BBC Home
Explore the BBC
BBC News
Launch consoleBBC NEWS CHANNEL
Last Updated: Wednesday, 3 December, 2003, 17:47 GMT
ID card technology goes on trial
ID card
A compulsory ID card is unlikely for some years
The technology to be used in proposed UK identity cards is to be put on trial from next month.

Ten thousand volunteers will have their fingerprints or iris scans put on cards during the six-month test.

Plans for a national identity scheme were part of last week's Queen's Speech after a battle in the cabinet.

The scheme will be rolled out through passports and driving licences - but a decision on whether to make the cards compulsory will not come until 2013.


The trial is being run by the UK Passport Service and will focus on the enrolment process for biometrics, which are due to become compulsory for people renewing passports from 2007-8.

It will time how long it takes to take fingerprints and iris scans from each person, as well as exploring the problems of building a database.

The test runs will happen at four fixed sites, including a passport office, as well as in mobile units.

Pollster Mori is involved in ensuring the volunteers are representative of the UK population, including disabled people and others who could face difficulties enrolling.

Cost questions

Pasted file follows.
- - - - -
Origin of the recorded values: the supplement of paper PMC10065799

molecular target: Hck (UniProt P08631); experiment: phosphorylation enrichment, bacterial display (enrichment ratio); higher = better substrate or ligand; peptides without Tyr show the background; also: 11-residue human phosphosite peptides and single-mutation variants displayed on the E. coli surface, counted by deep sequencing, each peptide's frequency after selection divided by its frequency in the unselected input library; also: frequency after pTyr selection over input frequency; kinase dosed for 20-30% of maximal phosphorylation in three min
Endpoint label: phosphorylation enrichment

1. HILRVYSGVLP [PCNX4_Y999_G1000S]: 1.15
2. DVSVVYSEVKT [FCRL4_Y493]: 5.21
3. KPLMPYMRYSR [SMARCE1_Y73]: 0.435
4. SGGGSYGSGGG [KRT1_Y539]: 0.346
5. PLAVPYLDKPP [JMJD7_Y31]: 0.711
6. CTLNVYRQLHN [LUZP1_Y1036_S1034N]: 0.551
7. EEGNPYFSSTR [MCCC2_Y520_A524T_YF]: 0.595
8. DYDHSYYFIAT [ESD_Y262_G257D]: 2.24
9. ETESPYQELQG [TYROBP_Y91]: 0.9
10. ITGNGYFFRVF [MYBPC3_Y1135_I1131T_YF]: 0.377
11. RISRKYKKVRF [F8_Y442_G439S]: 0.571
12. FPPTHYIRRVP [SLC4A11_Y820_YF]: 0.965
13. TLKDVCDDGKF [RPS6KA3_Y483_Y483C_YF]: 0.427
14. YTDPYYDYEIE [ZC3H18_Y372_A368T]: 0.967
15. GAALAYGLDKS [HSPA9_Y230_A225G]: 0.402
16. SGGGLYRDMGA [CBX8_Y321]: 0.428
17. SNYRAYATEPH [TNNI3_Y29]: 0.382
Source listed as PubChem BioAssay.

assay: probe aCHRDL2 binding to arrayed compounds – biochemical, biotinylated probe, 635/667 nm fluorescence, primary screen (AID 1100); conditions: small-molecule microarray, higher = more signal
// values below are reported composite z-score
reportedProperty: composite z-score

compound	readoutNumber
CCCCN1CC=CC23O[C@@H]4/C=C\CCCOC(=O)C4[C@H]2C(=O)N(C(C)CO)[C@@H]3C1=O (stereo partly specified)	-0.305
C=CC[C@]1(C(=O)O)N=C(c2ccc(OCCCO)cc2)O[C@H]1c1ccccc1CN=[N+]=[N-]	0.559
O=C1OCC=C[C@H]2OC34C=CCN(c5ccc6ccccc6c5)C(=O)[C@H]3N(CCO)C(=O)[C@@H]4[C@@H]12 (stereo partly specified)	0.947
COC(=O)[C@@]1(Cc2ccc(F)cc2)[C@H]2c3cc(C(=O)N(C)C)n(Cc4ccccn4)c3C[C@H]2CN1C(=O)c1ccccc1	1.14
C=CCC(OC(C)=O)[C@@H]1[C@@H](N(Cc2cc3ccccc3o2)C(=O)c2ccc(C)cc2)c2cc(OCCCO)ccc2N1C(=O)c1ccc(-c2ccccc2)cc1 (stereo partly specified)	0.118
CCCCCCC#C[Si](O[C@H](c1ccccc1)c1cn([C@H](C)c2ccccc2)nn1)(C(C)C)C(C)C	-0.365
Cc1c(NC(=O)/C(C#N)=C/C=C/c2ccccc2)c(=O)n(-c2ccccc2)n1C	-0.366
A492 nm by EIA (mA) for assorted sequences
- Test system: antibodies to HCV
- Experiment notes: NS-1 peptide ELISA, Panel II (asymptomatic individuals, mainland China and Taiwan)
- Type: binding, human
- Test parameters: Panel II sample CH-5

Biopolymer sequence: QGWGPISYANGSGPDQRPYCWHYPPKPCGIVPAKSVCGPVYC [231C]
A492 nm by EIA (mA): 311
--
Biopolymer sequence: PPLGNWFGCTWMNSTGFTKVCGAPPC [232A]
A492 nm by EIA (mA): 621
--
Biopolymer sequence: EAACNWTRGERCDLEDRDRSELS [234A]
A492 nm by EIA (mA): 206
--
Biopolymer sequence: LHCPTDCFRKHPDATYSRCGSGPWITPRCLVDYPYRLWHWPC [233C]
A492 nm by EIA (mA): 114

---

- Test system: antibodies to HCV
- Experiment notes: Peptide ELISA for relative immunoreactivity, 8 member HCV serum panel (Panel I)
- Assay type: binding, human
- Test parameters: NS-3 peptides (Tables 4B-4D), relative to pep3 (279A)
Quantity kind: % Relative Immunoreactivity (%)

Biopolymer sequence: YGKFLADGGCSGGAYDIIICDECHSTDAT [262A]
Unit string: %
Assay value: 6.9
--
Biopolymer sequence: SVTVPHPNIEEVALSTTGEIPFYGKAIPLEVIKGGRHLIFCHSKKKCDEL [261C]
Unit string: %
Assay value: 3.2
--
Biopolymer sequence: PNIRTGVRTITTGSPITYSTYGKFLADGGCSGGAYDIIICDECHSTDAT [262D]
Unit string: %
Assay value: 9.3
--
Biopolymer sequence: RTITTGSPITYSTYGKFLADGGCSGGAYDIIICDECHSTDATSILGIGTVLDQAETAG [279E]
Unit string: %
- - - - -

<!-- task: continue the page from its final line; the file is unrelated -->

The trial is also designed to help estimate the total costs of a national ID card scheme. The current official estimate is 3.1bn.

But the Home Office is not saying how much the trial itself will cost because it is "commercially sensitive".

Home Office Minister Beverley Hughes said: "We are moving ahead with the development and testing of this cutting-edge technology.

"This large-scale trial will play an important part in that process."

Security check?

The DVLA, which issues driving licences, will also be involved in the trial.

Biometric passports will start being issued in 2005.

Ministers say secure identity cards can protect against illegal working, immigration abuse and organised crime.

But critics say criminals will be able to gain passports with a false name but "genuine" fingerprints or iris scans.

And they argue the money being devoted to the scheme would be better spent on extra policing.

The BBC is not responsible for the content of external internet sites


News Front Page | World | UK | England | Northern Ireland | Scotland | Wales | Politics
Business | Entertainment | Science/Nature | Technology | Health | Education
Have Your Say | Magazine | In Pictures | Week at a Glance | Country Profiles | In Depth | Programmes
Americas Africa Europe Middle East South Asia Asia Pacific